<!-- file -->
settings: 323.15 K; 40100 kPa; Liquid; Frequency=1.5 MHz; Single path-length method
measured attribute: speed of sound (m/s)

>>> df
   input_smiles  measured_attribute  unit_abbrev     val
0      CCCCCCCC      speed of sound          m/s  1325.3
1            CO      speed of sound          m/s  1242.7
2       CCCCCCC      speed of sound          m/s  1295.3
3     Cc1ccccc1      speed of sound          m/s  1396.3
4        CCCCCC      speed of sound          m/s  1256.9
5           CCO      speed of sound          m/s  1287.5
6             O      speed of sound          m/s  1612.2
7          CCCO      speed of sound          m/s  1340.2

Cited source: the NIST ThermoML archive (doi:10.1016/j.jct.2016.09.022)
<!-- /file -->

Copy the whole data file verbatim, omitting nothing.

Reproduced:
settings: 323.15 K; 40100 kPa; Liquid; Frequency=1.5 MHz; Single path-length method
measured attribute: speed of sound (m/s)

>>> df
   input_smiles  measured_attribute  unit_abbrev     val
0      CCCCCCCC      speed of sound          m/s  1325.3
1            CO      speed of sound          m/s  1242.7
2       CCCCCCC      speed of sound          m/s  1295.3
3     Cc1ccccc1      speed of sound          m/s  1396.3
4        CCCCCC      speed of sound          m/s  1256.9
5           CCO      speed of sound          m/s  1287.5
6             O      speed of sound          m/s  1612.2
7          CCCO      speed of sound          m/s  1340.2

Cited source: the NIST ThermoML archive (doi:10.1016/j.jct.2016.09.022)